Japanese tools, transcendence of craft beyond technique, by John Burt
Japan is a culture deeply based in wood. The cultural edifices of ancient lineage are all wooden structures, as seen in the Buddhist temples at Nara and Shinto Shrines at Ise. The corollary to this is the constant development and refinement of the tools and techniques and joinery used in these structures and their interiors, specifically the use of hand forged tools down for their durability and sharp edge. The highest quality Japanese woodworking tools are all hand forged, some with the aid of mechanical hammers. However, the skill of the blacksmith remains paramount in pushing the limits of the materials from which the tools are made. The long lineage of craftsmen and design has produced tools which function to a very high degree. Innovations specifically in edge tools (other than saws) are made with a lamination technique, mating a high carbon cutting edge to a soft ductile body. This allows the smith to produce a toool with a hard, long lasting cutting edge which can also withstand and absorb shock. These combined properties produce tools of unmatched performance for the craftsman. Japanese edge tools get sharper and stay sharper in use for longer than the products from other traditions. An additional element in making tools in Japan is the philosophical and cultural framework within which they are created. The tradition of handing down methodology and techniques through a rigorous apprenticeship has fostered refinement within a structure. Masters did not teach in the conventional sense, rather the apprentice “stole” the techniques driven by his desire to know. In light of the rapid changes in Japan on many levels, the number of young people interested in learning traditional crafts has dwindled. We are witness in our time of the loss of knowledge that over one thousand years of refinement has produced. In the traditional culture of Japan, a plane blade for example, made by an older smith is valued more highly than one made by a smith with years less experience. The view is that the older smith brings more to the work at hand, more of himself, his experiences in life and experience at the forge. ( These intangible but very real factors give the user a window into the life of the master craftsman. The intangible becomes tangible to the perceptive craftsman. ) These factors are not evident in the mass produced tools we are familiar with in our western culture. Each year there are fewer craftsman producing tools in the traditional manner. Yataiki (Miyano Tetsunoske III) is one of the last craftsmen in Japan who understands the process of toolmaking from beginning to end, from the smelting of Jama Hagane, through use of historical designs, and each innovation in between in the development of laminated woodworking tools. The national government in restoration projects refers to Yataiki’s expertise and knowledge in reproducing tools via original methods, and from each historical period. He is equally able to produce an 11th century saw as a contemporary one, and is conversant in al the developments between the two. Because Yataiki saw that the knowledge was being lost, he spent several years in the late 1980’s producing sets of all the different types of saws that were known. He felt that at least he could leave a record, so that the examples could be studied and reproduced in the future, even if the comprehensive knowledge was lost. Yataiki is now looking towards America as a forum to disseminate his skills and knowledge. He sees America as a place free of the constraints of Japan, where he is able to impart his knowledge and skills to a wider audience. As in many things Japanese, what appears simple or primitive upon cursory examination, is, in fact, complex and highly refined. The traditional Japanese forge used in the making of these tools is an item in this category. Consisting of a fuigo (wind box) bellows, clay firepot and smokehood. The fuigo is a hand operated piston type constant draft bellow. Operated in a push-pull stroke, the fuigo can deliver a strong constant stream of air to the fire, or a short burst of air in a pushing manner, especially useful in heat treatment of saws, chisels or swords. The air is conducted from the fuigo to the firepot in a wooden connector, mated to a conical bisqued clay tuyere. The clay firepot is a rectangular trough dug down into the floor of the shop and lined with clay. The clay tuyere enters from the side, angled down towards the bottom of the trough where the fire is built. Traditional fuel for the forge is Red Pine charcoal. It is a clean burning fuel imparting no impurities into the steel, as is the case with coke or coal fires. Different operations in the forge such as welding, heat treatment and forging, each utilize charcoal broken into different size pieces. The hood, at Yataiki’s forge in Japan, is a large square tapering chimney framed in small logs which encase a lattice work covered with clay. (Very similar to wattle and daub, or noggin infill in the west). These components of simple materials assemble into a forge capable of work ranging from the smelting of iron sand into (tama hagane) to delicate heat treatment of saw (blanks). In the hands of Master Yataiki, the forge becomes a sophisticated vehicle in the manufacture of instruments in the way of the wood.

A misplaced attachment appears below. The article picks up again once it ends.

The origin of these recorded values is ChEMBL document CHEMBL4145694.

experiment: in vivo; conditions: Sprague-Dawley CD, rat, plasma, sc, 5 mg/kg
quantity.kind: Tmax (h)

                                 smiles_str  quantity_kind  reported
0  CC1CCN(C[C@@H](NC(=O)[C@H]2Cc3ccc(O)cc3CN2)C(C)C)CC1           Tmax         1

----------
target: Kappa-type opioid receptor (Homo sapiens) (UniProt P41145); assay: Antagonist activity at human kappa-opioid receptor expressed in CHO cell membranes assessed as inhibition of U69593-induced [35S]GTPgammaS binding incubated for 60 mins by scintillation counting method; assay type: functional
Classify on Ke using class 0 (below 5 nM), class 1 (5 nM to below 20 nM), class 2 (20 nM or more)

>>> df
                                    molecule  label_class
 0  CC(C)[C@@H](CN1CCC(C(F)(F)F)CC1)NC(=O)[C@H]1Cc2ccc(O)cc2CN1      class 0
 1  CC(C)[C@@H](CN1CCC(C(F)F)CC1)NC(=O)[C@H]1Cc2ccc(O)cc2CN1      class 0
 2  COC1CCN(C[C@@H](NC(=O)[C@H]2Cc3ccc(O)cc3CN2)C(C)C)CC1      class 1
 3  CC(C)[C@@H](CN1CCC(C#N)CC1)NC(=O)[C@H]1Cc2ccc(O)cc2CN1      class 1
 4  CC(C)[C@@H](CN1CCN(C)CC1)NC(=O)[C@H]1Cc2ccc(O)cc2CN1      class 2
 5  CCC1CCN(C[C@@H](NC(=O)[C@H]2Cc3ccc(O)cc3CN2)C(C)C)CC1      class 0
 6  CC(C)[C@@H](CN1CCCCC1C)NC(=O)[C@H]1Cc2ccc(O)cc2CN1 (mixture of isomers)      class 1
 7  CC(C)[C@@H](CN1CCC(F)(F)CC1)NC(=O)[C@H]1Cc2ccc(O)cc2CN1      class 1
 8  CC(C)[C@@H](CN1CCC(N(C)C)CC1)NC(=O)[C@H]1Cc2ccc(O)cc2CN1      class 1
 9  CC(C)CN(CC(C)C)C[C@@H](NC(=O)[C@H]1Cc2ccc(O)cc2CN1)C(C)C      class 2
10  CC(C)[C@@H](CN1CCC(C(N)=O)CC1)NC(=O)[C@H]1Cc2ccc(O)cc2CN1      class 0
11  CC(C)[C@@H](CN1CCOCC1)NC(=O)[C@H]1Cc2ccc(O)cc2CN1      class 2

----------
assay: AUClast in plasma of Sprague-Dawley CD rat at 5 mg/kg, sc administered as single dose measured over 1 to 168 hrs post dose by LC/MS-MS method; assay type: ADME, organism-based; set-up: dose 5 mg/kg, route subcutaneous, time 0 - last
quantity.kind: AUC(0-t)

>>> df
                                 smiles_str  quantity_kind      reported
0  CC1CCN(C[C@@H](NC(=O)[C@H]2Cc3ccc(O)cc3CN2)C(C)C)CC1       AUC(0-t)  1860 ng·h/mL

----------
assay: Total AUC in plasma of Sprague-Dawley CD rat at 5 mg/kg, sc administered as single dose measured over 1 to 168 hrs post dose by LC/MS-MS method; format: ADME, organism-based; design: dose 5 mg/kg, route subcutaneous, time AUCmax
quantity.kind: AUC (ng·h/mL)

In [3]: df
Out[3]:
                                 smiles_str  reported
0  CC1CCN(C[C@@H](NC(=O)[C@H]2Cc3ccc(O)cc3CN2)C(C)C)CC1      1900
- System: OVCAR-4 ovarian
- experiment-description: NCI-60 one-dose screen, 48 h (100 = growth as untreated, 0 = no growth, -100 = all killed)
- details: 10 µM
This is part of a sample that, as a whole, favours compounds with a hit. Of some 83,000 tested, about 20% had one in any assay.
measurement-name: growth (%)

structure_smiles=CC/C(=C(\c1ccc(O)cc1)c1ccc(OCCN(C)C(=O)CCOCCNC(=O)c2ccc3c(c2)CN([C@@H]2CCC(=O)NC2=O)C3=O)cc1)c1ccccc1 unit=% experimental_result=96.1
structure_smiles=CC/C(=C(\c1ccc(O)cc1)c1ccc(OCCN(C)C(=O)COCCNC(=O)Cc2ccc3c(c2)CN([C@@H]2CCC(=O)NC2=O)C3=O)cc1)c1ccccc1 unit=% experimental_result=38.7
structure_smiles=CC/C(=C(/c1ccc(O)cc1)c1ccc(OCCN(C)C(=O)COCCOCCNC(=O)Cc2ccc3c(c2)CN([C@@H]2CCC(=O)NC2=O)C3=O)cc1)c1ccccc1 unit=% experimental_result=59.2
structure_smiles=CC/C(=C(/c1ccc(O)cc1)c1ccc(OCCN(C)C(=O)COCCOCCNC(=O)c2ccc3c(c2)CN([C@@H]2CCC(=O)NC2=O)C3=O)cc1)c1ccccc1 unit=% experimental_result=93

John M. Burt, 2003, San Jose